Tax Talk

Is the violin really Western? A Carnatic performer explains how GST will damage Indian music

Musical instruments that are not indigenous will attract a 28% tax rate. But Western instruments have been used in Indian music for centuries now.

We are in the best of times, we are in the worst of times. We are making in India, and also breaking in India. In ways that are not often obvious, we are being told how to be patriotic, or worse, nationalistic. The latest of these is the idea of levying Goods and Services Tax – a single nationwide tax replacing all state and Central taxes that came into effect on July 1 – on musical instruments that are not indigenous.

Idiosyncratically enough, this 28% rate is applicable on instruments that are not handmade and not Indian – including, for instance, the violin, which is widely used in Indian classical and film music. It has not been included on a list of 134 instruments that are considered Indian and hence exempt from the Goods and Services Tax. Nearly 60% of that list, though, consists of instruments that have not been played for the past two centuries, making this exemption a bit eccentric.

At the root of this categorisation, though, is a basic problem: music itself has taken multicultural influences over the centuries and differentiating between the purely Indian and purely Western would probably necessitate the formation of an expert panel of historians and musicologists. Despite the GST rules, Indian music is played on a variety of instruments with their origins in the West: the guitar, the saxophone, the mandolin, the violin and, of course, the piano, which is my instrument of choice.


Imagine the situation Padmavathi S, a Carnatic violin teacher in Chennai, finds herself in. Her violin is going to cost 28% more, despite her protestations that the music she is making is unquestionably Indian. A basic violin of reasonable quality was priced at upwards of Rs 2,500, before the new levy but will now cost Rs 3,200 and more. She did not take kindly to my suggestion that she might consider shifting to the “sangu” (Indian conch shell) or maybe even the “algozha (double flute)”.

While the affluent customer is unlikely to baulk at this because of his or her love for the instrument, the majority of the violin’s customer base belongs to the Great Indian middle class, especially in South India.

Prohibitive cost

For those planning to buy more expensive instruments such as the piano, the import duty and the Goods and Services Tax put together make it absolutely prohibitive to even consider buying one. Pianists should immediately consider alternative careers in stand-up comedy (in Tamil or in Hindi, naturally, because English plays attract Goods and Services Tax whereas Indian language plays do not).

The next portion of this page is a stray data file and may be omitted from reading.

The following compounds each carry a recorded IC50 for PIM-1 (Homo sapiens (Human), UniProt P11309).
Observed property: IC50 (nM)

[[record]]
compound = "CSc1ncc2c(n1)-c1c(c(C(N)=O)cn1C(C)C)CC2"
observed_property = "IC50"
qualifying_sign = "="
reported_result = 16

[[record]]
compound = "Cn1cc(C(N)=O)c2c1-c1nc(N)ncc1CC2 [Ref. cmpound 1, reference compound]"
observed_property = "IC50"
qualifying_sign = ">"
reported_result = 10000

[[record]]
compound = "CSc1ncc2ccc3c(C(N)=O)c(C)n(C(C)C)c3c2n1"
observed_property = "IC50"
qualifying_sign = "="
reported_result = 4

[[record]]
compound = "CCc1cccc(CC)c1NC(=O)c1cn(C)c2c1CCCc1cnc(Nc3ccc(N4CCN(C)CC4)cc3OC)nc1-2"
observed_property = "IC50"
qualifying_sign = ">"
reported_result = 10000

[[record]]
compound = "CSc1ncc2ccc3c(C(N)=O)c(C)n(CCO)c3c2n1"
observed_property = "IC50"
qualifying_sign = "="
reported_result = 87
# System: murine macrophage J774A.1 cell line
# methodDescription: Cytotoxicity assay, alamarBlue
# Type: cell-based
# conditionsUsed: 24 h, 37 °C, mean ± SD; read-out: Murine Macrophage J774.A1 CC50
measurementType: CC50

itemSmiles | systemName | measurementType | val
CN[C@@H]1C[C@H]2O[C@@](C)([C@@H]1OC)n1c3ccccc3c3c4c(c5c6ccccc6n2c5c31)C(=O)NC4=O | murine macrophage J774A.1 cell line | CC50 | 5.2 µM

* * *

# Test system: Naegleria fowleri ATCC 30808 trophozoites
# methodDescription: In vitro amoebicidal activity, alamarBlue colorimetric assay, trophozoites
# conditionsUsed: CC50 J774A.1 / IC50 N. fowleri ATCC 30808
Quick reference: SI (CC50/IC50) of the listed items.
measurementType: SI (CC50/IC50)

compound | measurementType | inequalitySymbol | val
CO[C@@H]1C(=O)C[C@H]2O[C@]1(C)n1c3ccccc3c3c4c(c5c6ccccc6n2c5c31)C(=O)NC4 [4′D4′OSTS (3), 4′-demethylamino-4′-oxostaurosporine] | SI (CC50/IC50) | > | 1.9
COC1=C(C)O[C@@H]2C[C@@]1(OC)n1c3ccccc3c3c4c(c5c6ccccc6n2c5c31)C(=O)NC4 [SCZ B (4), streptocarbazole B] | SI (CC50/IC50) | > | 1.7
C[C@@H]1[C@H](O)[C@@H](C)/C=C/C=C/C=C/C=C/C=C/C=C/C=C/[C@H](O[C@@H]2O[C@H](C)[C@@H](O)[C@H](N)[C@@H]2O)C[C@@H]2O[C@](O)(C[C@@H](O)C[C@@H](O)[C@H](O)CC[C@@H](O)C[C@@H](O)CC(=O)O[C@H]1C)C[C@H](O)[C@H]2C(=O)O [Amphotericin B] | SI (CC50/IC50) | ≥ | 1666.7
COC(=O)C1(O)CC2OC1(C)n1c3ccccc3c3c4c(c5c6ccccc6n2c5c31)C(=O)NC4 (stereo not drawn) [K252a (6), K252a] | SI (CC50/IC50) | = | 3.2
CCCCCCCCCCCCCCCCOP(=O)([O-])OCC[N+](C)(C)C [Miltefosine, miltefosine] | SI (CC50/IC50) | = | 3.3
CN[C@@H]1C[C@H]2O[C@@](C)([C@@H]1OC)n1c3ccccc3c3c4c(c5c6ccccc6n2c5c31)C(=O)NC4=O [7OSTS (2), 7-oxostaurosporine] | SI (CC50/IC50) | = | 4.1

In commodifying instruments based on their place of origin, we have now introduced a rather young elephant into an already crowded room. Play an Indian instrument, and play Indian music. If you make the unforgivable mistake of playing jazz or Western classical music, semi-classical or film or any genre that is not purely homegrown as decided by the powers that be, pay the price.

The effects will be felt in a variety of situations. Musical instrument retailers to whom I spoke forecast a decline in sales between 12% and 20% year-on-year. They also fear the impact on music education. Students are worried about taking up keyboard or violin lessons as most teachers expect them to buy their own instruments, which have now become unaffordable to many. The decline in enrolment for music classes this academic year was pegged at 15% among teachers to whom I spoke. This means that we are losing out on considerable instrumental talent in our country.

Unfortunately for most of us, music continues to be a passion. Apart from those who derive their livelihoods from it, it is an important aspect of human endeavour, and one of the most vibrant aspects of being alive. As a pianist, I might have to start a campaign to claim the South Asian origins of my beloved instrument of choice. The alternative, it seems, would be to shift to playing the conch.

Anil Srinivasan is a pianist who lives in Chennai.

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“My body instantly craves chai and samosa”

German expats talk about adapting to India, and the surprising similarities between the two cultures.